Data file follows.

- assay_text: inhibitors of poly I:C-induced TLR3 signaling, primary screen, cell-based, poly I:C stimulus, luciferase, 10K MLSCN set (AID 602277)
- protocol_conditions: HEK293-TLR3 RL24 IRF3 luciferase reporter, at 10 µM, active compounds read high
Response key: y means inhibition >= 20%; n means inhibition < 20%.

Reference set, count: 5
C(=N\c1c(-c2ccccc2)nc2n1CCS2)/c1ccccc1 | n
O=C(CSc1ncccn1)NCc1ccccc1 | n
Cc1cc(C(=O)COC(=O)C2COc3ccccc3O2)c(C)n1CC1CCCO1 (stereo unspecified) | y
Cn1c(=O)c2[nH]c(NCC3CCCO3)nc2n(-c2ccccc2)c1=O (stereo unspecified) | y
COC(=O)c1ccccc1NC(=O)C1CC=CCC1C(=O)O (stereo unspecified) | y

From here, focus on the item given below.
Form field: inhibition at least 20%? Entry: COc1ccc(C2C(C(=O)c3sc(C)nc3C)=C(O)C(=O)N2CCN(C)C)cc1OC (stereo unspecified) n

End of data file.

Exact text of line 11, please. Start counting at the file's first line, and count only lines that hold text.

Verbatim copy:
Form field: inhibition at least 20%? Entry: COc1ccc(C2C(C(=O)c3sc(C)nc3C)=C(O)C(=O)N2CCN(C)C)cc1OC (stereo unspecified) n